Malcolm Lee is a junior combo guard at UCLA. He was a McDonald’s All American and highly acclaimed recruit and currently averages 12.4 points, 3.1 rebounds, and 1.7 assists. Despite having some ups and downs through his college career, some scouts remain extrtemely high on his NBA potential. The team has been a bit inconsistent so far. What do you make of the start to the season?

Malcolm Lee: I think we are a lot better than last year. Our record isn’t where we want it to be and we could be playing better but we are better than last year’s team. What are your thoughts on Pac-10 play this year? Who are the toughest teams?

Malcolm Lee: They say the top two teams are Washington and Arizona. When you have a look at it though, there aren’t going to be any automatic wins. Every game will be a dogfight and we can’t just turn up and expect an automatic win. UCLA has a great basketball tradition. Was committing to UCLA an easy decision?

Malcolm Lee: At first when I got recruited, I thought I could go and play anywhere around the country. Then I went on a 2 week trip to Italy for a Team Reebok Eurocamp and I was homesick after like the third day. I embraced that and wanted to play closer to home after that. Plus UCLA has a great tradition so I committed there. Who are some of the other players that went to Italy with you?

Malcolm Lee: I went with players like Isiah Thomas (Washington), Darius Miller (Kentucky), Bill Walker (Kansas State/NY Knicks), Will Buford (Ohio State) & Quincy Acy (Baylor).  Do you work out with past Bruins in the summer? 

Malcolm Lee: Yeah I work out with Russell Westbrook & Jrue Holiday a lot. I also workout with Ryan Hollins and Earl Watson.  How do you feel about your readiness for the NBA?

Malcolm Lee: I feel like I can come in and hold my own on the offensive and defensive ends. At the moment I am more like a streaky shooter, so I’m working hard to become more consistent with my shooting.  Do you think that the NBA success of past UCLA guards will impact your chances?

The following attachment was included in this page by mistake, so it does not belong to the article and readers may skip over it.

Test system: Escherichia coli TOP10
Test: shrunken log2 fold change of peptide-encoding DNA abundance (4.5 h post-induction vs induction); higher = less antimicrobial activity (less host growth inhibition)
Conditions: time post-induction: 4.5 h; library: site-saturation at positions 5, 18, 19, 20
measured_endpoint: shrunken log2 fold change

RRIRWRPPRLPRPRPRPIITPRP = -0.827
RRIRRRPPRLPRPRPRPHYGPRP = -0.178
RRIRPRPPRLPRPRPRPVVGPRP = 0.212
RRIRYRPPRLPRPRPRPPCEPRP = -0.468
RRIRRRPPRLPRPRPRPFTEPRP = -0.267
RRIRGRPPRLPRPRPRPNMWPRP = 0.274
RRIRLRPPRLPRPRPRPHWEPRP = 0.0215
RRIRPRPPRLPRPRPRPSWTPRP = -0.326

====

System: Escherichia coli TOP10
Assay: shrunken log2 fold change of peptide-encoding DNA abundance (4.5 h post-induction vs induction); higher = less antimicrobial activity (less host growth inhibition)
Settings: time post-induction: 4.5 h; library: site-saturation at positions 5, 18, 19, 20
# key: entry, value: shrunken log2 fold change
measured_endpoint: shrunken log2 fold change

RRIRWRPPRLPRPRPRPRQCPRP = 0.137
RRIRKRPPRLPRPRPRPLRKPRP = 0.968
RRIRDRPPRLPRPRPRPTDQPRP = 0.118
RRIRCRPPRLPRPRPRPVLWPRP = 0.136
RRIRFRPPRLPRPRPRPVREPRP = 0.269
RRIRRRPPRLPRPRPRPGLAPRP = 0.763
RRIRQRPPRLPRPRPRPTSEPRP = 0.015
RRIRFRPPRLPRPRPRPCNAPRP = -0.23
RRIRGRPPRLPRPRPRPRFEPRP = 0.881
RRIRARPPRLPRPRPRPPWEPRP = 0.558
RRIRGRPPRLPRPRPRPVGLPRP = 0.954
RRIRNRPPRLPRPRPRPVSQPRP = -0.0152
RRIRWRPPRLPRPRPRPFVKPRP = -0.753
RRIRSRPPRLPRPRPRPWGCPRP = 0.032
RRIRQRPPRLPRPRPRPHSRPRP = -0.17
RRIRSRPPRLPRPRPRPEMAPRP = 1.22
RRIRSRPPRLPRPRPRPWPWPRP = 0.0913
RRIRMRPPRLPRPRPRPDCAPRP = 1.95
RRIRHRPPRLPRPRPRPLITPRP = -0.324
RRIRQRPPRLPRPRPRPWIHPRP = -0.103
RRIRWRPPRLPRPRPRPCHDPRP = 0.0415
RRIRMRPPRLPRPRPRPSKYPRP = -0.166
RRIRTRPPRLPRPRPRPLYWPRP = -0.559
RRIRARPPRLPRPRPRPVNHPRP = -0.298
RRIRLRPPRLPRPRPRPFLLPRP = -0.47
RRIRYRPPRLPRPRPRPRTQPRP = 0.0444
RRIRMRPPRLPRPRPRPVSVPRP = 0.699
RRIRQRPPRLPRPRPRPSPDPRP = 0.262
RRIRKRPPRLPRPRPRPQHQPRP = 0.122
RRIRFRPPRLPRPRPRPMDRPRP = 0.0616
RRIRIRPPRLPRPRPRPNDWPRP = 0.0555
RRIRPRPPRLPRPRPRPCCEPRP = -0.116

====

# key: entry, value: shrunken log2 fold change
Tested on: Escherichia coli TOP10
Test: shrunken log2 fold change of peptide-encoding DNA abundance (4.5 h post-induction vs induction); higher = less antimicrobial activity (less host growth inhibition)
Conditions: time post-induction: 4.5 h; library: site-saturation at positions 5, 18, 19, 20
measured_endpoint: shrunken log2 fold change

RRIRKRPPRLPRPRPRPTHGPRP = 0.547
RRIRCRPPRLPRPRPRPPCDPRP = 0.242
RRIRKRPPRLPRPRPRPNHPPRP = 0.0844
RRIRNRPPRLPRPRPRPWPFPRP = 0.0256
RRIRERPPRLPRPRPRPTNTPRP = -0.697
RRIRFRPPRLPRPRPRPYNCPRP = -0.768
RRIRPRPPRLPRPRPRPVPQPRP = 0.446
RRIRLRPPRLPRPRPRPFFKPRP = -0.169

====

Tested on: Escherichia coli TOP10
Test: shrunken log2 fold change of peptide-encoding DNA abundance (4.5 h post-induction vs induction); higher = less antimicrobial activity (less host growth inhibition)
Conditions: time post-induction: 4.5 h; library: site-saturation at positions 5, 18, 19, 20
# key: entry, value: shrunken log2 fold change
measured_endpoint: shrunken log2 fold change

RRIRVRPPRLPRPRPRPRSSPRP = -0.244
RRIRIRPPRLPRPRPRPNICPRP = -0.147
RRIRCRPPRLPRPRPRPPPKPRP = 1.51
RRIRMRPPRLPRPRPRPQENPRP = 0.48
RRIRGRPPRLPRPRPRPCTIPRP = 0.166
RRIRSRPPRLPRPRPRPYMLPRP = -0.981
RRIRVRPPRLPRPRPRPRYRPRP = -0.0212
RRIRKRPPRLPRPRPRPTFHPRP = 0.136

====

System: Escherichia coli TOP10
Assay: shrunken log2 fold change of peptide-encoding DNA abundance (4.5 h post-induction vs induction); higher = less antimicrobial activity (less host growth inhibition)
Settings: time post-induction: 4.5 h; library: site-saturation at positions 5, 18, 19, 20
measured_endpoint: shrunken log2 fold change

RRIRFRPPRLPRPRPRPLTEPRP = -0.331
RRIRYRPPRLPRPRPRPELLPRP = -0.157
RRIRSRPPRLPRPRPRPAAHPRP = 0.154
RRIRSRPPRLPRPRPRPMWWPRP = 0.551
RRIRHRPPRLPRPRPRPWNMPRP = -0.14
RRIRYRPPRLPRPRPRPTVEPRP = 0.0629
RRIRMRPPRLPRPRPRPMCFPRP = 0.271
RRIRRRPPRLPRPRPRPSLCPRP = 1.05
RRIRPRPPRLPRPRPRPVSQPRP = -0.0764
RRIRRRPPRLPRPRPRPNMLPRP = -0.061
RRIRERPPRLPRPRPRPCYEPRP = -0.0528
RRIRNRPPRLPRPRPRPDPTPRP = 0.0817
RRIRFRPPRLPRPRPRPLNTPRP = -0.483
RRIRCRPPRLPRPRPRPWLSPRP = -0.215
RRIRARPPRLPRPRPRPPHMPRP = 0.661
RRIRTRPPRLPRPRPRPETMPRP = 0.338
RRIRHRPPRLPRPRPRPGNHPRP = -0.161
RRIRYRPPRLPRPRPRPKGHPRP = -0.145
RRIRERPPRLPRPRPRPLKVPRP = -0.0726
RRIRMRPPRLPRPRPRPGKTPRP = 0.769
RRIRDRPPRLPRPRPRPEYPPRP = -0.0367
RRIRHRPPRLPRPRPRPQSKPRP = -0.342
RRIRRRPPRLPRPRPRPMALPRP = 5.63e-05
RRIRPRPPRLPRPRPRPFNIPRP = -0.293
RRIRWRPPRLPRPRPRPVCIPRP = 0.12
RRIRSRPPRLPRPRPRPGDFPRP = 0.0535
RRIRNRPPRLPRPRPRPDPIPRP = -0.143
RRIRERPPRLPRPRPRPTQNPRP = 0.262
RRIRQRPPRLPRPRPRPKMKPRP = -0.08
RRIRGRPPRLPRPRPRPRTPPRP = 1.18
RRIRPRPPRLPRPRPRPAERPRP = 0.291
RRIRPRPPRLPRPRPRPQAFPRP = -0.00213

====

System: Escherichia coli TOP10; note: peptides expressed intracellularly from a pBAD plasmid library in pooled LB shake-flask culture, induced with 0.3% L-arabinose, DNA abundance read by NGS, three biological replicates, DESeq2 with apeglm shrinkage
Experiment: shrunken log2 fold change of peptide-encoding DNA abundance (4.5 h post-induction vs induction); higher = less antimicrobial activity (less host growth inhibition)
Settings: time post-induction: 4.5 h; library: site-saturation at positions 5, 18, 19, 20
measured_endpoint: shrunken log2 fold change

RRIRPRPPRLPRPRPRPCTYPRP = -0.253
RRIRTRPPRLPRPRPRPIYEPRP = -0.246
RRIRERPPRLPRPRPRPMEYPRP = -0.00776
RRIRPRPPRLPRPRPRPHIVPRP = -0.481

Malcolm Lee: I feel it could help my chances. People have seen what recent UCLA guards have done. Jrue had a mediocre season at UCLA. He then came into the NBA and surprised a lot of people. He is now a starter. It’s the same with Darren Collison when he took over from Chris Paul last year and Russell is a no-brainer. He’s shown all his capabilities since coming to the league. How do you think your game is suited to the NBA? What will you bring to an NBA team?

Malcolm Lee: I think I will play a lot of one in the NBA. I’ve spent a lot of time running the team and I am good at finding cracks in the defense. Due to the way the league is, it’s so spread out and so 1 on 1 orientated, I think it suits my game nicely. With my size as well, I will also be able to provide some versatility in the backcourt and play off the ball if I’m needed to.  What are you working on to improve your chances?

Malcolm Lee: My outside shot but generally just every aspect of the game. I’m working to become the complete player so working on all parts of my game, from passing, dribbling to my pull-up jumper.  Who is the toughest opponent you have played against at any level?

 Malcolm Lee: Tyreke (Evans) in high school. When I play against someone, I am either taller, quicker or stronger than them. With Tyreke, he is my size. I might be a little quicker but he handles it so well. The difference in high school is that Tyreke had grown man strength at that age. He knows how to use his strength and body so well too. Which players do you enjoy watching?

Malcolm Lee: When I was younger, growing up, I used to watch Kobe. These days, I watch a lot of Chris Paul, Deron Williams, and Steve Nash. Those kind of guys.  Do you keep in touch with past UCLA teammates?

Malcolm Lee: Yeah I talk to Jrue (Holiday) and Russell (Westbrook) a lot. Where we work out, we are all in the same place. Arron Afflalo too. Ryan Hollins gives me a lot of advice about the league, always giving me hints and advice on the difference between the college and pros. He gives me a heads up on what to expect in the NBA.


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